I just learnt Tasks, GenServers, Supervisors and it feels awesome. What else should I know?

Not much to add, but

Congratulations! Those OTP tools in particular really are the heart of what makes Elixir/erlang truly special, and mastering them is probably the largest learning curve to climb, since there’s little else like it out there in other languages!

I would second the sentiment of learning how, but also when, to use ETS. Once you have a multi-process setup using these new tools, passing data between them can become a bottleneck, and ETS is designed to circumvent this for data access in parallel, if order of operations is not important; whereas GenServer serializes the operations you perform within it.


Learnt :digraph, it’s incredible!

  1. Do you use it to schedule tasks?
  2. How can we rollback our changes in opposite order of the tasks done?
  3. What are some other usages?

worker_bee_tasks = :digraph.new([:acyclic])

task_closure = fn step ->
  fn ->
    # Simulate load

:digraph.add_vertex(worker_bee_tasks, :pick_nectar, task_closure.("Pick Nectar"))
:digraph.add_vertex(worker_bee_tasks, :store_nectar, task_closure.("Store Nectar"))
:digraph.add_vertex(worker_bee_tasks, :eat_nectar, task_closure.("Eat Nectar"))
:digraph.add_vertex(worker_bee_tasks, :prep_honey, task_closure.("Prep Honey"))

:digraph.add_edge(worker_bee_tasks, :pick_nectar, :store_nectar)
:digraph.add_edge(worker_bee_tasks, :pick_nectar, :eat_nectar)
:digraph.add_edge(worker_bee_tasks, :store_nectar, :prep_honey)
:digraph.add_edge(worker_bee_tasks, :eat_nectar, :prep_honey)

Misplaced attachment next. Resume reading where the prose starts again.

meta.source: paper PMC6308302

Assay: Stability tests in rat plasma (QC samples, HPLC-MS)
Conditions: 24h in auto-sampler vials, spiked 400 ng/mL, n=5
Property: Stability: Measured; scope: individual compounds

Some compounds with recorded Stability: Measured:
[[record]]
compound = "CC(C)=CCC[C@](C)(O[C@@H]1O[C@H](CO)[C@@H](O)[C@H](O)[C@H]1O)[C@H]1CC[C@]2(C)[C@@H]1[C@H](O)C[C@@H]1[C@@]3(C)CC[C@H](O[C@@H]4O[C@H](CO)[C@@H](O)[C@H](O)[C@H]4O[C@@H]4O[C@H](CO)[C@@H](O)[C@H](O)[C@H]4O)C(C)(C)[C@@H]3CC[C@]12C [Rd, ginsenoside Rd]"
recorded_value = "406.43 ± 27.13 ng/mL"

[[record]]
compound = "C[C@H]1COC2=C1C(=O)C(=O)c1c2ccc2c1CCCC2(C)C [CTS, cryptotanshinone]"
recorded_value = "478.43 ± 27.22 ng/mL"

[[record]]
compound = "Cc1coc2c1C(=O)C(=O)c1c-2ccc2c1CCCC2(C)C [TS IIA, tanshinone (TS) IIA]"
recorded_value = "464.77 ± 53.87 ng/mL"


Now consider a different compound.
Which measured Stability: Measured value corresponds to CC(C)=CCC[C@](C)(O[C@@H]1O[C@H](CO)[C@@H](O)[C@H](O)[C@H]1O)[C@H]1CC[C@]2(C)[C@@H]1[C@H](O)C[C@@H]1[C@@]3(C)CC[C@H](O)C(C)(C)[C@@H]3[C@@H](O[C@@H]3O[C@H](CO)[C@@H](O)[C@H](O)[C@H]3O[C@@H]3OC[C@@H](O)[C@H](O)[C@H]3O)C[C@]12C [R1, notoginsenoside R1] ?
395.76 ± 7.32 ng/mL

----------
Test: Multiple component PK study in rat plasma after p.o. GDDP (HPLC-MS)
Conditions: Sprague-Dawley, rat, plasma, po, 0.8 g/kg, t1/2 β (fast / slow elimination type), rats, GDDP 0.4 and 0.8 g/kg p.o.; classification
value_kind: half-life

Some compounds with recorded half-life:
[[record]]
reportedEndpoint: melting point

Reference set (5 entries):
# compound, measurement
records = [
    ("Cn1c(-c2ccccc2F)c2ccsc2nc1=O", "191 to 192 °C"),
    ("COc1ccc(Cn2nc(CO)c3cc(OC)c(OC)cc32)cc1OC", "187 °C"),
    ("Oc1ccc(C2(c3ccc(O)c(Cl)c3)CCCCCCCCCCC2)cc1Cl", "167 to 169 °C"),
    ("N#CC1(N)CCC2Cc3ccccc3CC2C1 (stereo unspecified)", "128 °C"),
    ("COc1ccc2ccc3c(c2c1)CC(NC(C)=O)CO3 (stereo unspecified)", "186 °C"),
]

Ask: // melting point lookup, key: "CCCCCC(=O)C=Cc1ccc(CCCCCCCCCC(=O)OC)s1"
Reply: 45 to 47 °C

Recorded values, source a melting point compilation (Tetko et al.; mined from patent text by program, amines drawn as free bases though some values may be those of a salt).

|> :digraph_utils.topsort()
|> Enum.each(fn vertex ->
  {_vertex, task} = :digraph.vertex(worker_bee_tasks, vertex)


Elixir’s sage library seems like a much better approach:

P.S. Excerpt is from Elixir Patterns book!

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After learning about how GenServers can help you and when to use them, the next thing to learn is when not to use them!

There is a great concept called “functional core”. The idea is that you do the vast majority of your code in pure functional style. This is actually not too hard once you get used to the idea, and it makes testing SOOO much easier (no mocks or anything, just call functions and check the return values!).

Then at the boundary of your code, you use some GenServers to hold the top level state of your application and act as the boundary of the system. This then minimises the painful testing of stateful stuff.

This blog post talks about the pattern and links to a great book: Building a Functional Core in Elixir | by Kevin Hoffman | Medium


I think I’m at a similar place as you (or a little behind). One book that I really enjoyed was Tony Hammond’s Exploring Graphs with Elixir. (If you liked :digraph there is many more graphs in there.) As a self-teaching alchemist, I felt I’ve learnt a great deal just from how he setup a project (before even getting to any graphs.)

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Learnt about Collectable protocol from Elixir in Action!!

defmodule Q do
  defstruct entries: {}
  def new(), do: %Q{entries: :queue.new()}
  def enqueue(q, entry), do: %Q{entries: :queue.in(entry, q.entries)}

defimpl Collectable, for: Q do
  def into(original) do
    {original, &into_callback/2}

  defp into_callback(q, {:cont, entry}) do
    Q.enqueue(q, entry)

  defp into_callback(q, :done), do: q
  defp into_callback(_q, :halt), do: :ok

for i <- 1..3, into: Q.new(), do: I
# %Q{entries: {[3, 2], [1]}}


|> Enum.into(Q.new())

Does anyone use this in production?

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